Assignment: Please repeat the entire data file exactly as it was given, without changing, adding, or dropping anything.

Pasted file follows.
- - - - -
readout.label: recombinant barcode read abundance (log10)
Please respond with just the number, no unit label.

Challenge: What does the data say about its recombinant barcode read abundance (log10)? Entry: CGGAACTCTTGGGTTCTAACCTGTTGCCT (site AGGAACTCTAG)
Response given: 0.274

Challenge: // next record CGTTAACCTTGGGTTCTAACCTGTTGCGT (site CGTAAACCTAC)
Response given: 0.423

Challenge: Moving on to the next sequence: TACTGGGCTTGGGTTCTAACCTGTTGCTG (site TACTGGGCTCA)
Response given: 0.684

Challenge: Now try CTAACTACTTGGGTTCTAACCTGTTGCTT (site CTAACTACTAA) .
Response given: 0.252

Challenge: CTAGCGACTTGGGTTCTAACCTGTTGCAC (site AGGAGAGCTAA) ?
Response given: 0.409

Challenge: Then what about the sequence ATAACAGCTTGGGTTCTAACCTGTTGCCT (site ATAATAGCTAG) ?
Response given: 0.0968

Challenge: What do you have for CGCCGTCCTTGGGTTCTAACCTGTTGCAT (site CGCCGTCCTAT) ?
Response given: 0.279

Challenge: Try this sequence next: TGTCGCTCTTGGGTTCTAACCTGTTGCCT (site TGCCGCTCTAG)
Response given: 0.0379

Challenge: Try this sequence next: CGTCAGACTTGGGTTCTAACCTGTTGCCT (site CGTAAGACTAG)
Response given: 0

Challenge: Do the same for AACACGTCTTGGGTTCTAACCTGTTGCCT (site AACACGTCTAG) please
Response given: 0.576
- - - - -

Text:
readout.label: recombinant barcode read abundance (log10)
Please respond with just the number, no unit label.

Challenge: What does the data say about its recombinant barcode read abundance (log10)? Entry: CGGAACTCTTGGGTTCTAACCTGTTGCCT (site AGGAACTCTAG)
Response given: 0.274

Challenge: // next record CGTTAACCTTGGGTTCTAACCTGTTGCGT (site CGTAAACCTAC)
Response given: 0.423

Challenge: Moving on to the next sequence: TACTGGGCTTGGGTTCTAACCTGTTGCTG (site TACTGGGCTCA)
Response given: 0.684

Challenge: Now try CTAACTACTTGGGTTCTAACCTGTTGCTT (site CTAACTACTAA) .
Response given: 0.252

Challenge: CTAGCGACTTGGGTTCTAACCTGTTGCAC (site AGGAGAGCTAA) ?
Response given: 0.409

Challenge: Then what about the sequence ATAACAGCTTGGGTTCTAACCTGTTGCCT (site ATAATAGCTAG) ?
Response given: 0.0968

Challenge: What do you have for CGCCGTCCTTGGGTTCTAACCTGTTGCAT (site CGCCGTCCTAT) ?
Response given: 0.279

Challenge: Try this sequence next: TGTCGCTCTTGGGTTCTAACCTGTTGCCT (site TGCCGCTCTAG)
Response given: 0.0379

Challenge: Try this sequence next: CGTCAGACTTGGGTTCTAACCTGTTGCCT (site CGTAAGACTAG)
Response given: 0

Challenge: Do the same for AACACGTCTTGGGTTCTAACCTGTTGCCT (site AACACGTCTAG) please
Response given: 0.576